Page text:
How Biometrics Can Keep Society Healthy
By Emily Acton, Michael Rander | 3 min read
Biometrics that ethically and transparently collect and use health data are one path to quelling infection spreads.
With the likelihood of more pandemics and rolling physical distancing measures, we need solutions that work in real time and across environments to monitor public health and provide crucial information to healthcare professionals, policy makers, and the public. Innovative uses of biometrics could help us control outbreaks with minimal disruptions to our lives.
Biometric sensors will be crucial tools for creating safe public spaces as our experience with sustaining public health evolves. But we must ensure privacy and trust for them to be truly beneficial.
Help to stay healthy
Wearables and ambient biometric sensors that monitor large public spaces offer a minimally intrusive way to collect personal health data in real time. Some could also help with contact tracing, prompt users to seek medical attention faster, and encourage people to make sound decisions about social distancing. Researchers are developing:
- Rings that collect symptom data, which is then run through an algorithm that assesses the likelihood of infection
- Adhesive patches that use health indicators like sweat, coughing, temperature, and heart rate, which are uploaded to the cloud and used to monitor infection transmission
- Apps that match health indicators from a short recording of the user’s voice against a database of infected patients’ voices
- Thermometers for mass temperature scanning in public spaces and for large gatherings
- Adaptive and responsive spaces that can be quickly modified in health emergencies, like setting up temporary treatment centers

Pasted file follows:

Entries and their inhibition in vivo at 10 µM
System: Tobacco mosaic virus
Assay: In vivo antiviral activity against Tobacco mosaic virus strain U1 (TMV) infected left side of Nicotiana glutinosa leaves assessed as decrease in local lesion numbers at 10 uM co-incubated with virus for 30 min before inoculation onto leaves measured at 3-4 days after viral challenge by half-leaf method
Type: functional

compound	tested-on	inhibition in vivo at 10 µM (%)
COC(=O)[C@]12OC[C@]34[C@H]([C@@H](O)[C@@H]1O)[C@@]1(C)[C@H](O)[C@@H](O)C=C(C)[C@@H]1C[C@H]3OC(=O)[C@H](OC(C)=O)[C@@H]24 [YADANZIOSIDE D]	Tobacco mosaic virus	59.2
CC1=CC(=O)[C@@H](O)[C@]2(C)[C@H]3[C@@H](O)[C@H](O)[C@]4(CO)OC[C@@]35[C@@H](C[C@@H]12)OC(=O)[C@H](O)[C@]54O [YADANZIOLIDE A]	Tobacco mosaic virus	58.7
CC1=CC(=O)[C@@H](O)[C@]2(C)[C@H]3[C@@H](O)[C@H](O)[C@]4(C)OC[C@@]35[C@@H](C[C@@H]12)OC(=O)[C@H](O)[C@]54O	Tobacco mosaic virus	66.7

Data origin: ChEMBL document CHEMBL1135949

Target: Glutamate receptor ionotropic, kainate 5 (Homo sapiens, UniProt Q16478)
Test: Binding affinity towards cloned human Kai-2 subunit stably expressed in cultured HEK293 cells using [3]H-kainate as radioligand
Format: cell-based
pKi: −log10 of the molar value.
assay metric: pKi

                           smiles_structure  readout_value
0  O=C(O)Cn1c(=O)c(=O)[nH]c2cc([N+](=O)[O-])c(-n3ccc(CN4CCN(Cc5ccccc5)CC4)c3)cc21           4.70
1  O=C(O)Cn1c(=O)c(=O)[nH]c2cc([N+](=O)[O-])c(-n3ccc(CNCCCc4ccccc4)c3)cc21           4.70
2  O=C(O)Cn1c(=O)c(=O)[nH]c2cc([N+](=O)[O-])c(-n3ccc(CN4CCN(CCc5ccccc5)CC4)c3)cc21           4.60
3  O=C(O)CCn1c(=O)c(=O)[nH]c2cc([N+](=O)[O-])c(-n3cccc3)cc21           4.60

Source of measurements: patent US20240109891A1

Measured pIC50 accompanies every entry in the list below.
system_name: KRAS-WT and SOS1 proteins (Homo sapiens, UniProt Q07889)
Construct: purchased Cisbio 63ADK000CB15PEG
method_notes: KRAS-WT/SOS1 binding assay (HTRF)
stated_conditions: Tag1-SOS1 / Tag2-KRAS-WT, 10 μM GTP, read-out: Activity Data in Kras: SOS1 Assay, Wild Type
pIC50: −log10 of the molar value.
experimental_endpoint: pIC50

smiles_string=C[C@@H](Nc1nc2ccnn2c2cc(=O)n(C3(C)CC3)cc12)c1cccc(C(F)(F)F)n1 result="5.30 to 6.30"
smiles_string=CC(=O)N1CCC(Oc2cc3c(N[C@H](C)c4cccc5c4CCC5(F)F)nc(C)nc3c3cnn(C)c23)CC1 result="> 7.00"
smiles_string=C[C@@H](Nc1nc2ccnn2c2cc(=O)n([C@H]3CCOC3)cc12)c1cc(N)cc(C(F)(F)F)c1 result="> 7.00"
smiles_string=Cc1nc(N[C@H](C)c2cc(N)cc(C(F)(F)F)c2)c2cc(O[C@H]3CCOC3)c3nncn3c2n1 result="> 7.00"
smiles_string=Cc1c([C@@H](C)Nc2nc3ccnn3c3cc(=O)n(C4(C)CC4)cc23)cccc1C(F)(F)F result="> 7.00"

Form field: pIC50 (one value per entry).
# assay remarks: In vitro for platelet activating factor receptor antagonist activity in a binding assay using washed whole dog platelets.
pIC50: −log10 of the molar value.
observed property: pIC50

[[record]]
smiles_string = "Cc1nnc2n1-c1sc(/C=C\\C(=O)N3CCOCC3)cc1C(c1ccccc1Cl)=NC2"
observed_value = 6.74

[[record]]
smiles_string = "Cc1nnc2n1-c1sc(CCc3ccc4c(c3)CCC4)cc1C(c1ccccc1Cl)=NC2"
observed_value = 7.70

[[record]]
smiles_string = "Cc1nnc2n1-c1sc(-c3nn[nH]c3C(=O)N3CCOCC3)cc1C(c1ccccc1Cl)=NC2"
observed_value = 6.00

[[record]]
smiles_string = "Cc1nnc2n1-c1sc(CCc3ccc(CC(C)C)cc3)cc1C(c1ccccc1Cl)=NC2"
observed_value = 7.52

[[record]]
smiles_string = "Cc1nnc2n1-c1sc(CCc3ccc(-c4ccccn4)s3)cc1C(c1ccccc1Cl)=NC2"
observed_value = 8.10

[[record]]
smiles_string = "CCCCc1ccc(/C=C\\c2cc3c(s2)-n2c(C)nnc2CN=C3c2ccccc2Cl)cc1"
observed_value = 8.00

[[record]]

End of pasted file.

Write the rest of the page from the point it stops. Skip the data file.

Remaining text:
- Smart flooring that creates safe pathways and smart elevators that manage rider numbers
Privacy and trust first
We could be entering a period of world-changing research and collaboration across health, design, and public policy. Biometrics can be key to creating new ways to safely interact with our environments and each other.
But biometrics will only be accepted if our personal data is truly private and we trust how it is used. It’s likely that the increased application of biometrics will prompt concerns about anonymization and personal data collection.
For biometrics to be effective, there need to be guidelines and regulations in place, including:
- All biometric applications must be based on scientifically sound research.
- Permissions for personal data collection and use must be obtained from individuals.
- There must be limits on and transparency into who has access to personal data, where it will be housed and for how long, and what it will be used for
Architects and interior designers are exploring how design and technology can be used in concert to limit the spread of infections without sacrificing style or quality of life. Embedding biometrics could guide usage patterns, provide health alerts, monitor air quality and virus transmission, and ultimately inform safer building design.
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